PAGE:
Patients with COPD are often distressed by mucus hypersecretion which is one of the hallmarks of the disease but little is known about the impact of current therapies on mucus hypersecretion due to the logistical challenges of objectively quantifying mucus in clinical studies 3. Mucus hypersecretion occurs as a direct result of airway inflammation. Neutrophils that die by necrosis disgorge proteases and reactive oxygen species into the lumen. It is concluded that neutrophil death via necrosis leads to the high concentrations of free neutrophil elastase and reactive oxygen species in the sputum of patients with airway neutrophilia and mucus hypersecretion. Inflammatory cells (neutrophils), molecules (neutrophil elastase and reactive oxygen species), signaling pathways (EGFR), and cellular processes (neutrophil necrosis) contribute to mucus hypersecretion in COPD4.

Mucus hypersecretion leads to increased work of breathing, reduced exercise tolerance, deteriorating lung function and increases dyspnoea and cough. Often the mucus hypersecretion also interferes with nocturnal sleep and has a further negative impact on health related quality of life. Combined mucus hypersecretion, reduced clearance, and impairment of the lung defence mechanisms explain why COPD patients even with stable condition, carry potential respiratory pathogens in significant concentration, paving the way for infection and acute exacerbations of COPD5;6. In the natural history of COPD chronic mucus hypersecretion is thought to be linked to the accelerated decline of forced expiratory volume in one second (FEV1)5 7 .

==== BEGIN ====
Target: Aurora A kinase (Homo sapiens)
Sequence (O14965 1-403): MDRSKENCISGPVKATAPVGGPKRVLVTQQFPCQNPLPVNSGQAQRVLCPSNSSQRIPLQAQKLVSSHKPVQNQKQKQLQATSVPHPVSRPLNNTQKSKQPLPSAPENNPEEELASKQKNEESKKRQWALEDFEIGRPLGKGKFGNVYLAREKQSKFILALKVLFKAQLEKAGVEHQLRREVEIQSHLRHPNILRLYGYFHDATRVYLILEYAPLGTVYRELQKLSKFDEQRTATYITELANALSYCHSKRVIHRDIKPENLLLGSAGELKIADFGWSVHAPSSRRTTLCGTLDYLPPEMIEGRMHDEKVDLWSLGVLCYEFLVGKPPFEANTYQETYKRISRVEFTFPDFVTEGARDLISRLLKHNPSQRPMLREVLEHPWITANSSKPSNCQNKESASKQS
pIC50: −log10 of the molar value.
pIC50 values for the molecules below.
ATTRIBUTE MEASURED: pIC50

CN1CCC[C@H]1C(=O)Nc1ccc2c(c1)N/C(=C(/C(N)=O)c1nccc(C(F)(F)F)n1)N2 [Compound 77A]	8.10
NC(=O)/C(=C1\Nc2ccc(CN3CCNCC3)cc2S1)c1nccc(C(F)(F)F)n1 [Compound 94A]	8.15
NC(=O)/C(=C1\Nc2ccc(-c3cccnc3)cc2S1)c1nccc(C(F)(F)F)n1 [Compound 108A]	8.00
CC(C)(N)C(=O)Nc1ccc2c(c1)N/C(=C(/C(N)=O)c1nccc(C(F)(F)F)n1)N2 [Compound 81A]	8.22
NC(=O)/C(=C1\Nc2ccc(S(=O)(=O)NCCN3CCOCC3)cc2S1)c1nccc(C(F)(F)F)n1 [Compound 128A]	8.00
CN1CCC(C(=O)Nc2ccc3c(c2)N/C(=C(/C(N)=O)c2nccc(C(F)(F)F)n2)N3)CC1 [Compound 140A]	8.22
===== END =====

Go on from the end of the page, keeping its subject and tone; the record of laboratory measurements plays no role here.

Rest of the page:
Although mucoactive drugs (which improve the ease of mucus clearance) may be effective in mucus hypersecretion, the uncertainty surrounding their effectiveness, due primarily to the relative lack of evidence from randomised controlled trials and an uncertainty from epidemiological studies linking mucus hypersecretion with mortality8-11, have led to their poor diffusion and adoption in international guidelines 7. However, in combination with newer therapeutic strategies currently in research and development phase targeting airway inflammation and thus reducing mucus hypersecretion, there is a renewed interest in re-evaluating mucus clearance strategies in improving HRQL, exacerbations and morbidity associated with COPD 12;13.

Airway clearance forms a vital part the management of patients with CF14, Bronchiectasis and neuro-muscular diseases15 and has a positive impact on lung function, infection rate and mortality16;17. Individually tailored chest physiotherapy18 with forced expiratory manoeuvres is often considered the gold standard in airway clearance19, although self-administered techniques may be equally effective20 and preferred by patients17;21. Self-administered airway clearance techniques using devices which create a turbulent airflow thus encourage shearing of mucus from bronchial wall, have shown promise in improving HRQL and function in COPD patients22.